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*To*: dinosaur@usc.edu*Subject*: Re: extinction5*From*: Graydon <oak@uniserve.com>*Date*: Sun, 25 Jan 2004 13:49:26 -0500*In-reply-to*: <3.0.1.16.20030125054825.617f4990@pop1.attglobal.net>*References*: <3.0.1.16.20030125054825.617f4990@pop1.attglobal.net>*Reply-to*: oak@uniserve.com*Sender*: owner-dinosaur@usc.edu

On Sat, Jan 25, 2003 at 05:48:25AM +0000, Simonyi scripsit: > The energy of the extraterestrial object is > E = m*ve2/2 > m = s*V > where m - mass, e- exponent, v - velocity, s - specific gravity, V - volume. > > If we want to count the density of the energy then > V = 1 m3 > If > s = 2 g/cm3 = 2,000 kg/m3 This is a low value for specific gravity for a carbonaceous chondrite. > v = 5,000 m/s This is impossible. It can't possibly be less than escape velocity, 11 km/s, minus the rotational velocity of the Earth. 5 km/s is half that minimal velocity, which puts you more than a factor of four low. Given that your specific gravity is a factor of two or more low, you're an order of magnitude off in your energy density calculation. > then > E = 2*10e3*25*10e6/2 = 2.5*10e6 KJoule/m3 > > The density of the energy of the first A-Bomb was around 1 billion times > bigger than the density of energy of the extraterestrial object. Well, yes, but you're comparing apples to kumquats -- we don't really care about energy density, we care about energy delivered. That is what has been calculated to exceed the energy delivered by setting off the whole nuclear arsenal. -- oak@uniserve.com | Uton we hycgan hwaer we ham agen, | ond thonne gedhencan he we thider cumen. | -- The Seafarer, ll. 117-118.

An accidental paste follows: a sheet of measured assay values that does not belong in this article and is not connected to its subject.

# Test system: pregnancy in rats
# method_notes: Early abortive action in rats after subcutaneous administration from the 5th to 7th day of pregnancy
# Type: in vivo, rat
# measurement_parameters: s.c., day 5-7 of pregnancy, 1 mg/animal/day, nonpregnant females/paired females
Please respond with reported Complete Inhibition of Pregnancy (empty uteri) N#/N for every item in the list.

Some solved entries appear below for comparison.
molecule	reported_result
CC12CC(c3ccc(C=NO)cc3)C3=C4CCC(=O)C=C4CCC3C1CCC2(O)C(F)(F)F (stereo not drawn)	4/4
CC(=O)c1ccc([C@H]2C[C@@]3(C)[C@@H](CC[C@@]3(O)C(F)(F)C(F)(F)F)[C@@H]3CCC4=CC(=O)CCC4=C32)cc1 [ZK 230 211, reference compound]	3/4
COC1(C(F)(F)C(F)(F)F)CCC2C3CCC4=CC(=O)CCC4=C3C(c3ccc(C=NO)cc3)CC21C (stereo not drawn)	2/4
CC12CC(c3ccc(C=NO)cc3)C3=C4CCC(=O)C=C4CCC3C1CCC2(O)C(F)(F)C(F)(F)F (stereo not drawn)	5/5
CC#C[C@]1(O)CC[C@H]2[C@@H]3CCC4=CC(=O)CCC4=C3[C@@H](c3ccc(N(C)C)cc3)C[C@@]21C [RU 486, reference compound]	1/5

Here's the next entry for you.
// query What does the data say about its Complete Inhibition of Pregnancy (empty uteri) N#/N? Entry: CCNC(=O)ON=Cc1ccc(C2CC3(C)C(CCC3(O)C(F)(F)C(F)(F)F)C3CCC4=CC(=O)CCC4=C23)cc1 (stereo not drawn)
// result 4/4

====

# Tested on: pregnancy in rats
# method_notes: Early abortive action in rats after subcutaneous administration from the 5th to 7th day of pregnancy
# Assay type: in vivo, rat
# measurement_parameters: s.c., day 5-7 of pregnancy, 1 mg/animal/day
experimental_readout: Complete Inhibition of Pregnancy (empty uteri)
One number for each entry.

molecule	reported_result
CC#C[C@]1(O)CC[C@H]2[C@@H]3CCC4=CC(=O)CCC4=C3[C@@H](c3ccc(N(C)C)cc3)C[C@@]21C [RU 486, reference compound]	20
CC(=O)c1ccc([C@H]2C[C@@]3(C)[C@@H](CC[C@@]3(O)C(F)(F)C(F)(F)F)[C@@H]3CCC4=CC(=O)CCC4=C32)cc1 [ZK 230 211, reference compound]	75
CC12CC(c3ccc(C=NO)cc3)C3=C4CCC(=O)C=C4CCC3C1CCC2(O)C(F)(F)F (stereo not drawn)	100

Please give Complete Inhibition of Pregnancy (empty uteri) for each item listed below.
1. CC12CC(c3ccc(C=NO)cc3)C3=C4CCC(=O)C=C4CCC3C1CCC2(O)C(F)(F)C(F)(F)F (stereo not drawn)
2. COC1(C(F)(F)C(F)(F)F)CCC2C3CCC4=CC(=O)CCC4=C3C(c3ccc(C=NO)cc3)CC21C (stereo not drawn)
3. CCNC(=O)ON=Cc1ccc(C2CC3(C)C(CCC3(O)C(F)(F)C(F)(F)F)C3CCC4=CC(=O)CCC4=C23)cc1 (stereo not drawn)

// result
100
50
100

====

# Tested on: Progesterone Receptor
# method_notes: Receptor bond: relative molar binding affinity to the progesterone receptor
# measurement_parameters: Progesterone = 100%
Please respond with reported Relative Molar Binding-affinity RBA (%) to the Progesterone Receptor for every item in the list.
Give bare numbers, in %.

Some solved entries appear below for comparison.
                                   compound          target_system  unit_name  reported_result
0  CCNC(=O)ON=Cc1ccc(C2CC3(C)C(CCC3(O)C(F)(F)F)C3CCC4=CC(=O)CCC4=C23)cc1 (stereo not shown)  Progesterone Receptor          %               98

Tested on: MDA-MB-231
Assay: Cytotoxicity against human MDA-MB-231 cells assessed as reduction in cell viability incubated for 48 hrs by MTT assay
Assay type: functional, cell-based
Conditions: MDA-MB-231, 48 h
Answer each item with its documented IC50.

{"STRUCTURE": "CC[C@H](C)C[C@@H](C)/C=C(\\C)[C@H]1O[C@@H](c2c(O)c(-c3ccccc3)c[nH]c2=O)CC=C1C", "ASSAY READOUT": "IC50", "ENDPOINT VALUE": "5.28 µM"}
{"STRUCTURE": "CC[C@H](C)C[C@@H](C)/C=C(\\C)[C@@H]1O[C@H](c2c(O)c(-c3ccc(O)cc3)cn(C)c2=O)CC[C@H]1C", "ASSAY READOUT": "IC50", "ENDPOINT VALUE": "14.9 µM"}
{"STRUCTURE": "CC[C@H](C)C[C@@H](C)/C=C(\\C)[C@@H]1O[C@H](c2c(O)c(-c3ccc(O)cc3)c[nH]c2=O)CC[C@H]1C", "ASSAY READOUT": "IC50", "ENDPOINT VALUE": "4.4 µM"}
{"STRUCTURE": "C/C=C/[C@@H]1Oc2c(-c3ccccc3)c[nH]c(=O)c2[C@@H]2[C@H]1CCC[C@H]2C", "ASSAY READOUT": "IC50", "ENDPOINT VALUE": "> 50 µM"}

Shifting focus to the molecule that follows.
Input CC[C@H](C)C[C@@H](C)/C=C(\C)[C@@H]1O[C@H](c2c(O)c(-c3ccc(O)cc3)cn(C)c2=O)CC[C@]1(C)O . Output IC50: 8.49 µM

**Follow-Ups**:**Re: extinction5***From:*"David Marjanovic" <david.marjanovic@gmx.at>

**References**:**extinction5***From:*Simonyi <huibm012@attglobal.net>

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